Sunday, June 13, 2010
Let's talk about science fiction comics.
No, we're not going to talk about Starslip. And much as I love to talk about Jump Leads, no, we're not going to talk about that either. We're not talking about Marooned (we've already done that) or Moon Town (though perhaps we should).
No, today we're going to talk about Cloudscape Comics' latest comic anthology, Exploded View.
Cloudscape is a collective of Vancouver area artists, and Expanded View is a sci-fi-themed anthology of short comic stories. Their fourth collection to date, it includes contributions from notable webcartoonists Angela "Jam" Melick of Wasted Talent and Kevin Forbes of Simulated Comic Product. A host of other artists contributed as well, ranging from actors to animators to elementary school teachers.
In some ways the collected stories vary greatly; in others they're highly similar. Exploded View showcases a wide variety of art styles, for starters: all of the artists take a different approach to the challenge of working in grayscale. You'll see high-contrast black-and-white; finely graduated shading; precise and tightly-rendered drawings; loose, freeform, quick-and-dirty sketches; and varying degrees of freehand vs. computer-assisted artwork. Generally speaking, it's decent artwork, and a few stories (John Christmas' "Aquanaut Zero," Megan Furesz's "Ctrl Z," and Melick's "Mechanics") really knock it out of the park. "Aquanaut Zero," a tale of undersea exploration, captures the claustrophobia of the ocean's depths with its absolutely oppressive use of negative space. It harrowed me in the best way.
The book's art isn't without its missteps. In Jeffrey Ellis' "Breakdowns," a girl's violent outburst has unforeseen consequences, and in a key moment, she's struck with guilt and grief as she realizes what she's done. Unfortunately, the thematically ambitious plot has written a check that the artwork can't cash, and in that pivotal frame, the cartoonish style makes the moment feel stiff and awkward. Still, "Breakdowns" has good artwork overall, and there are only a few moments in the collection where I thought to myself, "This is not good cartooning." On the whole, the anthology shows craftsmanship and attention to detail.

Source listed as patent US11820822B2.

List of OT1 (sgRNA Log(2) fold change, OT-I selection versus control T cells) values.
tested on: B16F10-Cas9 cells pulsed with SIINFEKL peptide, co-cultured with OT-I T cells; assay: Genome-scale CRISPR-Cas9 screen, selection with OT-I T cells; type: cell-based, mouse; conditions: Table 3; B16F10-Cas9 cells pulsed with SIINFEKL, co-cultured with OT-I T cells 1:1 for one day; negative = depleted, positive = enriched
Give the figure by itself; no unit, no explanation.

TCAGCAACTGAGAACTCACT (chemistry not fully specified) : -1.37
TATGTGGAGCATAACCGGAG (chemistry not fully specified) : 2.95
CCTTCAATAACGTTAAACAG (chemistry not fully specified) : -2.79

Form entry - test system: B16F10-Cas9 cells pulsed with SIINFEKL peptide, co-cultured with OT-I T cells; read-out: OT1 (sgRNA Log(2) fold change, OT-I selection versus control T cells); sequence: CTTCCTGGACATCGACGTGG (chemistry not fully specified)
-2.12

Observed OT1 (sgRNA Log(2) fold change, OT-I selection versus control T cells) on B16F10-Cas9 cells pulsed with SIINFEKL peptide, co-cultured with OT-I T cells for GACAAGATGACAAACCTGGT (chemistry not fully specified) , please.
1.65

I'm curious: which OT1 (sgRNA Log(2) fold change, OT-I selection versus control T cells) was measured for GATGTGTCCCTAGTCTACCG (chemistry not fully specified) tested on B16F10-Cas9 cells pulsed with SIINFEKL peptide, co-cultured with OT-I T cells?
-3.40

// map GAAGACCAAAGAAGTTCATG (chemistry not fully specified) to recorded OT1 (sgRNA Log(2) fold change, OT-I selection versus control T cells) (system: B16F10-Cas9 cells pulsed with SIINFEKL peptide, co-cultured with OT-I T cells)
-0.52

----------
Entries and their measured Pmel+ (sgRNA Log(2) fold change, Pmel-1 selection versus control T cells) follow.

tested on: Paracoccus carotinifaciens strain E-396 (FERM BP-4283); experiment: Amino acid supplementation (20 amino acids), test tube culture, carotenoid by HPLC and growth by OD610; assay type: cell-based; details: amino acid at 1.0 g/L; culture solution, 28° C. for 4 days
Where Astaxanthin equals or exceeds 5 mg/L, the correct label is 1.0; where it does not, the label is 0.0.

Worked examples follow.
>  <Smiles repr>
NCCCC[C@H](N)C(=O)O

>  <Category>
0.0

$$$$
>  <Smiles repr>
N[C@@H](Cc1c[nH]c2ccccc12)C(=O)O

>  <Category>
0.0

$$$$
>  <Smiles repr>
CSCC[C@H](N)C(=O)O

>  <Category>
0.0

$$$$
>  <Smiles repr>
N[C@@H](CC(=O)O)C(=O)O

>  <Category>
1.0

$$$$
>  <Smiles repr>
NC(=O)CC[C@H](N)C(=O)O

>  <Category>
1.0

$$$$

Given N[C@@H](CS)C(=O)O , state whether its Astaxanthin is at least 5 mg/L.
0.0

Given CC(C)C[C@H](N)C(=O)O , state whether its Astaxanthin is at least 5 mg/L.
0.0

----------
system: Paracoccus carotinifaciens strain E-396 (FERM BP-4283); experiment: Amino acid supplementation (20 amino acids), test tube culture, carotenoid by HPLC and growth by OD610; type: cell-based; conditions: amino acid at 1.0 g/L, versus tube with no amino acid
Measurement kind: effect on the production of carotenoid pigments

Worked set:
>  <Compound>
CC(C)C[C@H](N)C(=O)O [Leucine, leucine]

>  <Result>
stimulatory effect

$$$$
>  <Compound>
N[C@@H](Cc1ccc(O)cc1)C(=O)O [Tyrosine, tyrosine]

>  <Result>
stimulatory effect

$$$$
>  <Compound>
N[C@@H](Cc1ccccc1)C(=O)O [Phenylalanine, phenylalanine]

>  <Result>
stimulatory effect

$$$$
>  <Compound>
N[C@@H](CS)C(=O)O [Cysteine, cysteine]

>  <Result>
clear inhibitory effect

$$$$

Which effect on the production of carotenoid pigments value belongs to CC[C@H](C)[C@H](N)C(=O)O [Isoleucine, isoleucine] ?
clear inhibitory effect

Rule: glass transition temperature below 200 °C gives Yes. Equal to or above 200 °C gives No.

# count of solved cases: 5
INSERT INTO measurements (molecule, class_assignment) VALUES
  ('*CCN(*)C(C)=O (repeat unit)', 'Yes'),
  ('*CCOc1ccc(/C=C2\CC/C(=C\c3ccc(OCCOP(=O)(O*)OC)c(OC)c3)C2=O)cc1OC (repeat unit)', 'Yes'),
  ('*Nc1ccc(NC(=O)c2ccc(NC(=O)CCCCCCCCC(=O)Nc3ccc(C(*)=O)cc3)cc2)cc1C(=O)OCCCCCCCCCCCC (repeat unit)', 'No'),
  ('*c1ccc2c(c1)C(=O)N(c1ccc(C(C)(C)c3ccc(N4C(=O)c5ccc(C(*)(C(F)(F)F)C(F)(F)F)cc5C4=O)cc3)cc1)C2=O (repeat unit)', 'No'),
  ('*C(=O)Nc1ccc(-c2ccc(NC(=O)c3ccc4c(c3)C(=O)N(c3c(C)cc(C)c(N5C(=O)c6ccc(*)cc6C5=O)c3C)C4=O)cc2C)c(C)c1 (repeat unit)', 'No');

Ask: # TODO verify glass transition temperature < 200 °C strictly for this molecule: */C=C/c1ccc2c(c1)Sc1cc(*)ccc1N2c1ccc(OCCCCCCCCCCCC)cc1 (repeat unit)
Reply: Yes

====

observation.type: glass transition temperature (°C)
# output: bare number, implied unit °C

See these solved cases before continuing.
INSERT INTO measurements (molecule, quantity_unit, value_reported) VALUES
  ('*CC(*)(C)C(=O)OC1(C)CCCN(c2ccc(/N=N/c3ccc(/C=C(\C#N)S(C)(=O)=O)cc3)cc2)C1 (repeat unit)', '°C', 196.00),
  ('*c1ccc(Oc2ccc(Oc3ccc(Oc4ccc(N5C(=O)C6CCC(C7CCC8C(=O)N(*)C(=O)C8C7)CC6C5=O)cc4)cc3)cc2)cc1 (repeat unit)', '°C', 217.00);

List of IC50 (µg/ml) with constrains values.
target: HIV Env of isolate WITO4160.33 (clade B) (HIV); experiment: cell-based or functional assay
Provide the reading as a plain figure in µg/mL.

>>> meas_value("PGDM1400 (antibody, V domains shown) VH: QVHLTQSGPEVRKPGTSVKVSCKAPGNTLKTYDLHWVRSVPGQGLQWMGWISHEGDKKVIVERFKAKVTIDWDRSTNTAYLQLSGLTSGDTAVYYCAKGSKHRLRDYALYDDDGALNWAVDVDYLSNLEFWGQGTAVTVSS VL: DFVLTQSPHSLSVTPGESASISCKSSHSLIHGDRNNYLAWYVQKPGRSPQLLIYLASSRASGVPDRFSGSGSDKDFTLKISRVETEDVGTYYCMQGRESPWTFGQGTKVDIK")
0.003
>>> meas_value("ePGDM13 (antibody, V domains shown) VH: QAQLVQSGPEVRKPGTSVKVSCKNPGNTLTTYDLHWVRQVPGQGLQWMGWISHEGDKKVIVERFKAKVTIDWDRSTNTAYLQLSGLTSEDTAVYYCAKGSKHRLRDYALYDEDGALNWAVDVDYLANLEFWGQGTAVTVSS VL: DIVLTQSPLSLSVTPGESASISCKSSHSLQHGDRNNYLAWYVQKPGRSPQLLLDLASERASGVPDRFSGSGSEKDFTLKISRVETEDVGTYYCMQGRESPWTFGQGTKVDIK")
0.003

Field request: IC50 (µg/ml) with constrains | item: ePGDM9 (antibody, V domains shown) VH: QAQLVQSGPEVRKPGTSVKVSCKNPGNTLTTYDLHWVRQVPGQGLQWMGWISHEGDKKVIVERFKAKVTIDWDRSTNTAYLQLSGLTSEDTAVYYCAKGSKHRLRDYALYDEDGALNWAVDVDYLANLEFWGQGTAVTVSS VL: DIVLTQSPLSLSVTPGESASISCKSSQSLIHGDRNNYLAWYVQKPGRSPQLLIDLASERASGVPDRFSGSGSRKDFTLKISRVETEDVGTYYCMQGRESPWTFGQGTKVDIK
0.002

The collection is thematically strong as well. Science fiction is a genre of many faces, and you'll find many of them represented here: cyberspace and virtual reality, cybernetics, space travel, rapidly-changing technology, and robots. Lots and lots of robots (and I loves me some robots).
These elements are all used to good thematic effect, exploring interpersonal pathos, heights of emotion, complex moral decisions, and technology's effect on what it means to be human. Make no mistake, there's comedy here too: "Ctrl Z" is laugh-out-loud funny, as its snarky down-on-its-luck robot protagonist makes an unlikely ally and strikes back at its equally-robotic oppressors. I was disappointed that the book's one treatment of religion, Colin Upton's "It Came From the Heavens," is not only ham-handed, but implausible--its portrait of Christianity would really only make sense if mankind began to colonize space during the Crusades.
Another way in which these stories are similar: just about each tale brings a twist of some sort, a surprise reveal or a subversion of expectations. Of course, a twist in itself is no story without strong characters and a well-crafted plot, and on the whole these stories flesh out their twists. Paul Soeiro's "Faulty Wiring" takes man vs. machine and turns it on its head, questioning our innate inclinations to sympathize with its human main character. Melick's entirely alien cast in "Mechanics" are still eminently recognizable as people, and the reader can relate to (perhaps even identify with) her protagonist's motivations.
At the end of the day, though, the question is: is it worth your twenty bucks? Make no mistake, it's a good collection with a few truly outstanding stories, but your answer to that question depends on who you are. Not just any sci-fi fan is going to get something out of this anthology. Think of a geologist taking core samples: drilling out a narrow cross-section of the earth, but probing deep to obtain a sample rich with information. You won't be spending too much time with any of these characters, but the best stories here dig into what it means to be human and come up with something solid. It also helps if you like a broad range of art styles and an appreciation for black-and-white art. Basically: if you enjoy tightly-crafted comic stories, sci-fi with substance, and robots--lots and lots of robots--don't hesitate to grab a copy. It's good stuff.